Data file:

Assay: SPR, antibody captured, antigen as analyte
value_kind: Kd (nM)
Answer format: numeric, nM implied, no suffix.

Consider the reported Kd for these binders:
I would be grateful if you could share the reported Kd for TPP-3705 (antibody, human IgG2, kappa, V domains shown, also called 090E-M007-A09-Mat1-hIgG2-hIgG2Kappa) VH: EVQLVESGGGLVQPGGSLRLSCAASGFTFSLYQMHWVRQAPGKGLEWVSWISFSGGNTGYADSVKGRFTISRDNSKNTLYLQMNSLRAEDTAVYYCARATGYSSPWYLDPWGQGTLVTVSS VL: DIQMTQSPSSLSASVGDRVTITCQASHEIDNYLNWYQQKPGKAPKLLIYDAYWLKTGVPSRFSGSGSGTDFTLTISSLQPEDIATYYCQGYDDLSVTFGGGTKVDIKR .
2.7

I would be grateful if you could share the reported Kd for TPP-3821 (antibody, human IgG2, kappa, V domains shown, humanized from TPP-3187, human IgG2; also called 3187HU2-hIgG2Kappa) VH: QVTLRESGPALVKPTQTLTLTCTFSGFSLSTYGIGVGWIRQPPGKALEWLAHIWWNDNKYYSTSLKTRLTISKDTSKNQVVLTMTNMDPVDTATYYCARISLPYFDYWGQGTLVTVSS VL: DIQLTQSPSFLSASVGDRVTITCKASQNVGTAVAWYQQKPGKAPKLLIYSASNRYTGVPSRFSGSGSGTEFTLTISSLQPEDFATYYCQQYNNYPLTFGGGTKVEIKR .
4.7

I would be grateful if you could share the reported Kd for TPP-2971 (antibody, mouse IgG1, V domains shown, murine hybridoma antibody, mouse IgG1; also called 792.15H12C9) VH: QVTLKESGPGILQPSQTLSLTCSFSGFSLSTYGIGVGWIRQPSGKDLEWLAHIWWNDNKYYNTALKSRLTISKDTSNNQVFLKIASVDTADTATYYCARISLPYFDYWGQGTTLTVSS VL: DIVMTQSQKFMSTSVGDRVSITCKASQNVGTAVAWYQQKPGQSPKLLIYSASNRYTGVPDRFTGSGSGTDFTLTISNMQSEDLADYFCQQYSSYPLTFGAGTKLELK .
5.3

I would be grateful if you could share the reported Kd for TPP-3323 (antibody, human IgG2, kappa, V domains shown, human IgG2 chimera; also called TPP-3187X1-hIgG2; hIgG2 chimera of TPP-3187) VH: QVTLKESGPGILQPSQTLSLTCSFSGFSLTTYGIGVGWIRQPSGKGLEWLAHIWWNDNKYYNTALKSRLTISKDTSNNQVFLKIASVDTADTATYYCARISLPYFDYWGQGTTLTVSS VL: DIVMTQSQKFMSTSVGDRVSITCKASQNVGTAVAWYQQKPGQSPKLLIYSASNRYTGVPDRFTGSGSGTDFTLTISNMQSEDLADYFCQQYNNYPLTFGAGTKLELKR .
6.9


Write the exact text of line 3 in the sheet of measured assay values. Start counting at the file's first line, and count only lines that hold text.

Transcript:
Answer format: numeric, nM implied, no suffix.